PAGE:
By Scott DiSavino
June 12 San Diego Gas & Electric (SDG&E) has
agreed to buy power from privately held Apex Power Group's Pio
Pico natural gas-fired power plant in California to maintain
adequate long-term power supplies after the retirement of the
San Onofre nuclear plant.
"The new facility will contribute to local capacity
requirements and will be instrumental in maintaining a reliable
electric system," Jennifer Ramp, a spokeswoman at SDG&E, told
The 300-megawatt (MW) Pio Pico plant in San Diego County is
expected to enter service in the autumn of 2015, SDG&E said. The
California Energy Commission said last year the plant would cost
about $300 million to build.
One megawatt can power about 800 homes.
SDG&E, a unit of California power company Sempra Energy
, said in a release Tuesday it has enough power to keep
San Diego's air conditioners humming this summer but urged
customers to be prepared to conserve energy.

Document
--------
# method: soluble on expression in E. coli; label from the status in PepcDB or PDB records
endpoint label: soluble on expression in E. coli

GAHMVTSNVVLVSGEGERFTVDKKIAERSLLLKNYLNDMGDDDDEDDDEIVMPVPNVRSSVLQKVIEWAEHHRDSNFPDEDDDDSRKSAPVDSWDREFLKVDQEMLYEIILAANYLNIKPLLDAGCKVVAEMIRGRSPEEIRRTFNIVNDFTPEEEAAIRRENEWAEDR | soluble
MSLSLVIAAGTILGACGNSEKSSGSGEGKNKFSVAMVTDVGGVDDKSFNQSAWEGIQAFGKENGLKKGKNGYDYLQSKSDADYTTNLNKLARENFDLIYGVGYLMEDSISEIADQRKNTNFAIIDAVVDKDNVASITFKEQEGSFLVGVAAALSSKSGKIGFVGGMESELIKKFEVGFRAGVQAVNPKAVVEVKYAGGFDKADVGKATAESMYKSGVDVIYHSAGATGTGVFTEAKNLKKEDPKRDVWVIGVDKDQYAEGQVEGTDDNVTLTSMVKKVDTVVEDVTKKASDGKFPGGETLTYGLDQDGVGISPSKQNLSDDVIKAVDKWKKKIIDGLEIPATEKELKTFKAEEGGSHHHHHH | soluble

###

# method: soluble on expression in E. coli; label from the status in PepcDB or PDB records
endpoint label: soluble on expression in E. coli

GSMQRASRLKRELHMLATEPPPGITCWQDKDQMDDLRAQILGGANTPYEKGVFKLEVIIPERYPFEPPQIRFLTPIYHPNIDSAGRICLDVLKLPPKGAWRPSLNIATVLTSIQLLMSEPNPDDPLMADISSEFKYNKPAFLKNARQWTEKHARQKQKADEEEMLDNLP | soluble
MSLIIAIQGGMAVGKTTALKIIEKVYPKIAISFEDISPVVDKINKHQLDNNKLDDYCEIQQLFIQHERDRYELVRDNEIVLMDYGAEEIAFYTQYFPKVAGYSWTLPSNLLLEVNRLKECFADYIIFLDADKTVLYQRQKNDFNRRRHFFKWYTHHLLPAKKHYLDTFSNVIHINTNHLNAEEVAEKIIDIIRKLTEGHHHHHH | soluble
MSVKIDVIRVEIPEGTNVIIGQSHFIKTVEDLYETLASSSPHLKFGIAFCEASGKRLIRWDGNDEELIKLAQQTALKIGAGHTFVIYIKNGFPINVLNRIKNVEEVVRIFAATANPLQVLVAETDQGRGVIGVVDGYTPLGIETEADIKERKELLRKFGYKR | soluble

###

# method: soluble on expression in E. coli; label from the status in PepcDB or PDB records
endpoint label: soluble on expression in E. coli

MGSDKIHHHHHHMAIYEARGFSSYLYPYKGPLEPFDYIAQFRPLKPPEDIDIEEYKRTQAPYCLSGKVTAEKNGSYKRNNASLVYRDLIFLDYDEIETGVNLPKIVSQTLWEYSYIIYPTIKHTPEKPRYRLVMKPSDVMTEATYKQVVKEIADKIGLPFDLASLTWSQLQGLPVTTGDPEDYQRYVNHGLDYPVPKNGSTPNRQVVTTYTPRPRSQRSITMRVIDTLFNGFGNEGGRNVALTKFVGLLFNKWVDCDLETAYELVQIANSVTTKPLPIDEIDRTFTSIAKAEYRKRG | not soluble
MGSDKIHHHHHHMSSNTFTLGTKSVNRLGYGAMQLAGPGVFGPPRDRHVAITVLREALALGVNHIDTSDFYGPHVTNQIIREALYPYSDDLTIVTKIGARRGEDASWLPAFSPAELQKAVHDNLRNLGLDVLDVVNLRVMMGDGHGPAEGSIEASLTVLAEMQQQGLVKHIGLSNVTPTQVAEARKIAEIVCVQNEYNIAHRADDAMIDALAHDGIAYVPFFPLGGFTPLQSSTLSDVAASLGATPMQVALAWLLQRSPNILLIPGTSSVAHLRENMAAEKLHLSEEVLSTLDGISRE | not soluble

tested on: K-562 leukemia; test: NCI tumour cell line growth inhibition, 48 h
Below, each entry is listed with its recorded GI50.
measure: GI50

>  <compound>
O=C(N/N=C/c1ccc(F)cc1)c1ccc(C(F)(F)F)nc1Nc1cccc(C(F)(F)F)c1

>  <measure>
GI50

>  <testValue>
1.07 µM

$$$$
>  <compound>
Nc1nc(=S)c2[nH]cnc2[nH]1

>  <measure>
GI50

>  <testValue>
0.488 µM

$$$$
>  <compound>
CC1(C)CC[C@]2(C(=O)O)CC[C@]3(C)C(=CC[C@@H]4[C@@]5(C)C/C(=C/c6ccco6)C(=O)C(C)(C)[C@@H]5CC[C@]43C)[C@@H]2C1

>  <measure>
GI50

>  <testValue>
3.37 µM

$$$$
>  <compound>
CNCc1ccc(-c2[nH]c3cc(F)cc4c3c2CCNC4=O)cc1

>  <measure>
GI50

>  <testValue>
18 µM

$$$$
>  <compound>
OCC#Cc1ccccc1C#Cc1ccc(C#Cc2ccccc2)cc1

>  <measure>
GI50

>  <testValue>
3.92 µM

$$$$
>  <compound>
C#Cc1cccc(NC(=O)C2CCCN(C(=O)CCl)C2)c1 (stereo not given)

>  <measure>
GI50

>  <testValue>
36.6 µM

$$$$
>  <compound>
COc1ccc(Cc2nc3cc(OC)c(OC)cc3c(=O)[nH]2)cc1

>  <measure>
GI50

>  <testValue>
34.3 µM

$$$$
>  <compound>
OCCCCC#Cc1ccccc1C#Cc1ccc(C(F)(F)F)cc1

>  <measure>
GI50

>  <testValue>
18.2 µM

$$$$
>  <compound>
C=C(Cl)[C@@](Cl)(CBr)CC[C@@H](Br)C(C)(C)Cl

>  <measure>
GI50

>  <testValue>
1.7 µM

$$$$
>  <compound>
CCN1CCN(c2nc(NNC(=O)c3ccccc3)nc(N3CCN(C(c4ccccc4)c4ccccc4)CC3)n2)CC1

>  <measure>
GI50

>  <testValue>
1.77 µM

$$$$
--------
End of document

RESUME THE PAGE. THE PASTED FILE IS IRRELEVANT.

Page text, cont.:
"While SDG&E has lined up the electric resources necessary
to supply our customers with enough power this summer, in the
event of an extended heat wave, we expect that we will need to
ask customers to reduce their energy use," SDG&E Chairman and
CEO Jessie Knight said in the release.
SDG&E said it has already made plans to meet customers'
energy needs for a second straight summer without San Onofre.
On June 7, Southern California Edison (SCE), a unit of
California power company Edison International and the
majority owner and operator of the 2,150-megawatt (MW) San
Onofre plant, decided to permanently retire the nuclear plant.
SDG&E owns 20 percent of San Onofre.
The two reactors at San Onofre shut in January 2012
following a small radioactive leak from the steam generators in
one of the units, and remained out after workers discovered
unusual tube wear in the steam generators.
In March California utility regulators denied an application
by SDG&E to buy power from Pio Pico and another plant called
Quail Brush. The regulator at that time said the utility did not
demonstrate a need for additional power before 2018.
But that was before SCE decided to retire San Onofre.
To meet its energy requirements, the state allowed SDG&E to
file a new application using either Pio Pico or Quail Brush or
by filing a new application, SDG&E's Ramp said.
"We decided to file a new application using Pio Pico," she
said, noting the company expects to file the application with
regulators next week.
SDG&E provides power to 1.4 million customers and natural
gas to more than 860,000 customers in San Diego and southern